What is a bag holder?

A bag holder is a person who holds on to a stock all the way to $0 despite signs along the way that the stock needed to be sold. Bag holder stocks are also known as value traps, meaning that the stock seems like a value when in reality it is worthless.

However, sometimes the stock that everyone else thinks is a dud eventually rebounds and makes investors rich. We'll discuss how you can become a bag holder, a few examples of bag holder stocks, and how to determine whether a stock is a value or a value trap.

A man looking at research of a bag holder stock.
Image source: Getty Images.

How do you become a bag holder?

Many bag holders simply lost track of their investment. As you change jobs and open accounts with new investment advisors and 401(k) providers, it's possible to lose track of your accounts -- especially if you've moved and no longer get physical statements. In this instance, you could own stocks that go to zero because of bad business economics. The solution to this is simply organizing and checking in on your investments.

We'll focus on bag holders who hold a stock all the way to zero because they can't quit it. There is a lot of emotion and behavioral bias in investing.

Whether you're a beginning investor or a multi-billionaire hedge fund manager, after you buy a stock, all new information is met with confirmation bias. With confirmation bias, all new information is filtered to confirm your prior opinions.

You may have seen this type of bias with some of your friends and politics on social media. When you're so enraptured with a value stock that all new information confirms your prior beliefs even as the stock goes to zero, you become a bag holder.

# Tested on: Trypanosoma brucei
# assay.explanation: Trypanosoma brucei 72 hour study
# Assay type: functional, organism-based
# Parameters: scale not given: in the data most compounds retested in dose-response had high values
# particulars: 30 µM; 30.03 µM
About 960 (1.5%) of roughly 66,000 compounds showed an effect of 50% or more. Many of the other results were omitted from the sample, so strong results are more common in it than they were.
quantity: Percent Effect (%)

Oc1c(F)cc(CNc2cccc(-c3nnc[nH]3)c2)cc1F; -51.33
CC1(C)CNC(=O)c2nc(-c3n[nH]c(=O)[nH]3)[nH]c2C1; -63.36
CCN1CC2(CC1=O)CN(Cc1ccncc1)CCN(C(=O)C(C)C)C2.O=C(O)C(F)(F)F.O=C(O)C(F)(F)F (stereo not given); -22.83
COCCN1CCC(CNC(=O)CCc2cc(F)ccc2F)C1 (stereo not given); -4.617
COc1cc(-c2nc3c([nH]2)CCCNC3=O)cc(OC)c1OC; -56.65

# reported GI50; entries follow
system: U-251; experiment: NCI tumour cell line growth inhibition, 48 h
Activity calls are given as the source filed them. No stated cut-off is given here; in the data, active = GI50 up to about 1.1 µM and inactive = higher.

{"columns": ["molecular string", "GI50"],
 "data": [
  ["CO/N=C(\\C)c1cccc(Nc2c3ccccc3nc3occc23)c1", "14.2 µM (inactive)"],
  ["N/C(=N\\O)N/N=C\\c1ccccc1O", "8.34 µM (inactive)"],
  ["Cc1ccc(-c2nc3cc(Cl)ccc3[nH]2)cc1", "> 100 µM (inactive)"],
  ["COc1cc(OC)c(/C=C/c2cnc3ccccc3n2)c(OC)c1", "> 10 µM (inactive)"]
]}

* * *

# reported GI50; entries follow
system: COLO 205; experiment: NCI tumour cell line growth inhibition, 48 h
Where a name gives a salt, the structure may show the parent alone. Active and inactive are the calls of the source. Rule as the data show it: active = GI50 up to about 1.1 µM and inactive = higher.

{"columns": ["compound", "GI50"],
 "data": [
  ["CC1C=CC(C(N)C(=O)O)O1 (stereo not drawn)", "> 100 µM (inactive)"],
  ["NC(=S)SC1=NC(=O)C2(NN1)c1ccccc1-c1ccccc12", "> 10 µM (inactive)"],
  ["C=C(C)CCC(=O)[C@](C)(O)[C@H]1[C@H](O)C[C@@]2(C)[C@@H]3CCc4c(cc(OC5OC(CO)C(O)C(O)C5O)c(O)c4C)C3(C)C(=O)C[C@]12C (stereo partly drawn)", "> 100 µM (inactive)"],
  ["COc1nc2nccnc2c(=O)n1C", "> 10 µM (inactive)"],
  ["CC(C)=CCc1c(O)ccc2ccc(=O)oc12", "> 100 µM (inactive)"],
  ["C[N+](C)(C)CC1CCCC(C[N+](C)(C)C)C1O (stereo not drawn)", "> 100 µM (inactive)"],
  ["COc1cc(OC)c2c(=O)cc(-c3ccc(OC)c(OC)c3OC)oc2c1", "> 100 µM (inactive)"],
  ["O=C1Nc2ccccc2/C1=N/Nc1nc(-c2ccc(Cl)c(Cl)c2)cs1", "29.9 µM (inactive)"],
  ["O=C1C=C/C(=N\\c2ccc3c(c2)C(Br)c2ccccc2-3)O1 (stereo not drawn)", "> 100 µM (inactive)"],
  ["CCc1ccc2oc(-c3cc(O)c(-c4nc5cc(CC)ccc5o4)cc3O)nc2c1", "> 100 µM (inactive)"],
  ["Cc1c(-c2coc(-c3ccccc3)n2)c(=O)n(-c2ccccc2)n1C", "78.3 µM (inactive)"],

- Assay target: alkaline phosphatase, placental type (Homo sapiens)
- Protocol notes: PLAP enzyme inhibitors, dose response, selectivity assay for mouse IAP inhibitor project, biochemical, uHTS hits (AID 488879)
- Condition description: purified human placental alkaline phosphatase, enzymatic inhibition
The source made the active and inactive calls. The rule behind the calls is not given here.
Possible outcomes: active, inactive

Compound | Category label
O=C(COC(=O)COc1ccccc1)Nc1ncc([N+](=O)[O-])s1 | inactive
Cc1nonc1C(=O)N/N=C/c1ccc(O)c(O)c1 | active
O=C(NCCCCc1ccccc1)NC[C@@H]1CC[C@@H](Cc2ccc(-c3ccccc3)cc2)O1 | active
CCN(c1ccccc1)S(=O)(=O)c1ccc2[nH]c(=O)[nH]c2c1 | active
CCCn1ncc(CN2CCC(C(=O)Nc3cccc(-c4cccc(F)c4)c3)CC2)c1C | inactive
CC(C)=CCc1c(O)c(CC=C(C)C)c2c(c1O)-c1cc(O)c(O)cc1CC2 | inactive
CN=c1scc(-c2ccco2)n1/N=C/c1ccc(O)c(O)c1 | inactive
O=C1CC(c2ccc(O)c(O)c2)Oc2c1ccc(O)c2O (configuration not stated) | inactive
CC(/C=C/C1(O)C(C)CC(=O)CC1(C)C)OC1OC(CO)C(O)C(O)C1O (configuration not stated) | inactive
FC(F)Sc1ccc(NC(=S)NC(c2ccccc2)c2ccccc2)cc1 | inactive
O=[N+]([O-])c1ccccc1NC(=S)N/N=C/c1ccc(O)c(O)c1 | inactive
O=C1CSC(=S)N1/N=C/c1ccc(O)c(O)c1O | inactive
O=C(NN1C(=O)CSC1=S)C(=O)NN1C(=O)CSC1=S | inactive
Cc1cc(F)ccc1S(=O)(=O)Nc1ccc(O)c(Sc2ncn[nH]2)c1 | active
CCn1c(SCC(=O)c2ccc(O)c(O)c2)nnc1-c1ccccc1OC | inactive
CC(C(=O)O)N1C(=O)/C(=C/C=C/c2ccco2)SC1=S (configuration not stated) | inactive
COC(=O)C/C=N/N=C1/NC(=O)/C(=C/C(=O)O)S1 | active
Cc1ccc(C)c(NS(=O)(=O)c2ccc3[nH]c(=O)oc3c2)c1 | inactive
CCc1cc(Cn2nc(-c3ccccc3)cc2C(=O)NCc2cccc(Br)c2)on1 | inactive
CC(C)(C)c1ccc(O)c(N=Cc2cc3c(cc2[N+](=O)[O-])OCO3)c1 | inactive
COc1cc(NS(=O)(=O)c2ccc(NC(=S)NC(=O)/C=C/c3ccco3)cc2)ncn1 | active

Examples of bag holder stocks

There are several bag holder stocks in my personal investing experience. Every single one was a gold mining stock, and I couldn't tell you the name of any of them.

Many bag holder stocks are originally purchased for the upside potential. The company has a new drug coming out or it's saddled with debt and that's depressing the stock price. In my case, the gold miners were supposed to go up 10X once the old price soared and they found gold. Of course, gold prices didn't soar and none of them found gold.

Not all bag holder stocks are tiny, however. Value hedge fund managers lost billions on Valeant Pharmaceuticals, now called Bausch Health Companies (BHC 1.19%). It didn't quite go to zero, but peak-to-trough losses were around 90%.

A few of the same managers followed JCPenney (OTC:JCPN.Q) and Sears Holdings (OTC:SHLDQ) to eventual bankruptcy.

Related investing topics

How to avoid becoming a bag holder

The first step is to control your own biases. That doesn't mean you study what all the behavioral biases are and try to identify when they're affecting you. You have to create an objective framework through which you evaluate your investments.

Use a checklist when initially evaluating the investment. Track what management says on conference calls and compare it to actual results. Reevaluate everything at least annually. If sales and returns are falling, debt is rising, and insiders are unloading their shares, there's probably something wrong. Learn when to sell stocks and stick to it.

Of course, the best way to avoid becoming a bag holder is to skip the value traps in the first place. Stocks with loads of debt, no growth, and bad management can look like great values, but, usually, they aren't. Additionally, think long and hard about investing in a dead industry. For every Best Buy (BBY 0.46%), there are 10 Circuit Cities.

Mike Price has no position in any of the stocks mentioned. The Motley Fool has positions in and recommends Best Buy. The Motley Fool recommends Bausch Health Companies. The Motley Fool has a disclosure policy.